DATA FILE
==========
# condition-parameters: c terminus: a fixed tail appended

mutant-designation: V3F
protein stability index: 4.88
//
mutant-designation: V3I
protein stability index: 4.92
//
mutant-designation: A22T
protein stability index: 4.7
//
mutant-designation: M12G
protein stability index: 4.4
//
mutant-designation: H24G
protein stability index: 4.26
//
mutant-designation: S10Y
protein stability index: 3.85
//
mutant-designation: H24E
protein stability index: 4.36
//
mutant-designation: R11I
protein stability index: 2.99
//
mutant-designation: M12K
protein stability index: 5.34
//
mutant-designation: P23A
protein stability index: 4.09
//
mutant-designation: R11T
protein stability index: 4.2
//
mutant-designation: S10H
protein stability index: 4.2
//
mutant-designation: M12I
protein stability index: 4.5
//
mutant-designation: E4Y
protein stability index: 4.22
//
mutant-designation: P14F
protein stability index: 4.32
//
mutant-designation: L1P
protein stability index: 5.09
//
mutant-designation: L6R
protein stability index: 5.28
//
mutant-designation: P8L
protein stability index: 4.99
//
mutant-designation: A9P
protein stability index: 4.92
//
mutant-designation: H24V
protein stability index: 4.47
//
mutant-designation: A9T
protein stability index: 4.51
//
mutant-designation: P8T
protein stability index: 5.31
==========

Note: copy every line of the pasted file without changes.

# condition-parameters: c terminus: a fixed tail appended

mutant-designation: V3F
protein stability index: 4.88
//
mutant-designation: V3I
protein stability index: 4.92
//
mutant-designation: A22T
protein stability index: 4.7
//
mutant-designation: M12G
protein stability index: 4.4
//
mutant-designation: H24G
protein stability index: 4.26
//
mutant-designation: S10Y
protein stability index: 3.85
//
mutant-designation: H24E
protein stability index: 4.36
//
mutant-designation: R11I
protein stability index: 2.99
//
mutant-designation: M12K
protein stability index: 5.34
//
mutant-designation: P23A
protein stability index: 4.09
//
mutant-designation: R11T
protein stability index: 4.2
//
mutant-designation: S10H
protein stability index: 4.2
//
mutant-designation: M12I
protein stability index: 4.5
//
mutant-designation: E4Y
protein stability index: 4.22
//
mutant-designation: P14F
protein stability index: 4.32
//
mutant-designation: L1P
protein stability index: 5.09
//
mutant-designation: L6R
protein stability index: 5.28
//
mutant-designation: P8L
protein stability index: 4.99
//
mutant-designation: A9P
protein stability index: 4.92
//
mutant-designation: H24V
protein stability index: 4.47
//
mutant-designation: A9T
protein stability index: 4.51
//
mutant-designation: P8T
protein stability index: 5.31